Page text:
When SNCF opened its first TGV high-speed line between Paris and Lyon in 1981, its marketing campaign used the motto Le progrès ne vaut que s’il est partagé par tous (Progress is worthless unless it’s shared by all), a slogan that seems quite pertinent in all matters of transportation investment. And indeed, the company has fulfilled that objective in many ways, offering fast trains at low prices for everyone throughout its history and systematically providing deep discounts to the young, the old, and those with large families.

Will it be able to do the same in a system where competition is encouraged? Or will it be forced to sacrifice the goals of mass transport for the benefit of bigger profits?

* As part of the merger, French operations will be transferred to Paris Métro operator RATP.

25 replies on “With Competition in High-Speed Operation, Who Wins?”

Yonah, the experience of airline deregulation is exactly the opposite of what you predict for rail: airlines compete on price, so they tend to move toward no-frills service and low cost rather than business class service and premium cost.

Alon –
Thanks for that point. You’re right that that’s been the experience with air travel, but there are a few issues:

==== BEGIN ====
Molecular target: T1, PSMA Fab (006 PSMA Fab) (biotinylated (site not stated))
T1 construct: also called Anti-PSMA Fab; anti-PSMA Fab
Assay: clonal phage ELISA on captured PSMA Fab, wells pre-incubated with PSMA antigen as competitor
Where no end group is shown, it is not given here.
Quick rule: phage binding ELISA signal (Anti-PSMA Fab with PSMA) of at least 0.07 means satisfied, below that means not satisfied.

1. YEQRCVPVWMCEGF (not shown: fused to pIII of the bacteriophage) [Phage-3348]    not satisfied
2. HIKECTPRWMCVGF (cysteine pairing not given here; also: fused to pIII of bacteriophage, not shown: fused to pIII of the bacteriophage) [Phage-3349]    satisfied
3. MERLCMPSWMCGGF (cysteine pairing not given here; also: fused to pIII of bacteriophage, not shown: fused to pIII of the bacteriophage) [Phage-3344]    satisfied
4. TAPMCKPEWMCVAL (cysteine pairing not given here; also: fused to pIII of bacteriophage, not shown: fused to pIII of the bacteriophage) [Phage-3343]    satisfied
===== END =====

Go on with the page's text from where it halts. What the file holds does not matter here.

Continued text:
(1) The air industry is plagued by constant bankruptcies, meaning that services are ultimately subsidized by the government and that the kind of strong price competition is resulting in failing companies;

(2) Air travel, even with the budget airlines, is still more expensive than rail travel, with the exceptions of (not sustainable) examples like Ryanair, which is running on air;

(3) Airlines, pre-deregulation, were not interested in having low prices — unlike today’s SNCF: there are different ideological motivations; this explains why flights to hub cities are often overpriced (airlines have monopolies to their own hub cities and have no interest in providing moderate-priced flights to those destinations);

(4) While there are low-price flights on many major corridors (just as I suggested would occur on some of the heavily traveled rail corridors), flights to smaller destinations are often plagued by completely over-priced flights because there’s no cross-subsidy, unlike the SNCF situation today, and much like the situation I predict.

The bankrupt examples are mainly full-fare airlines. Southwest and Ryanair have made use of general subsidies like air traffic control, but they haven’t gotten any subsidies from the government.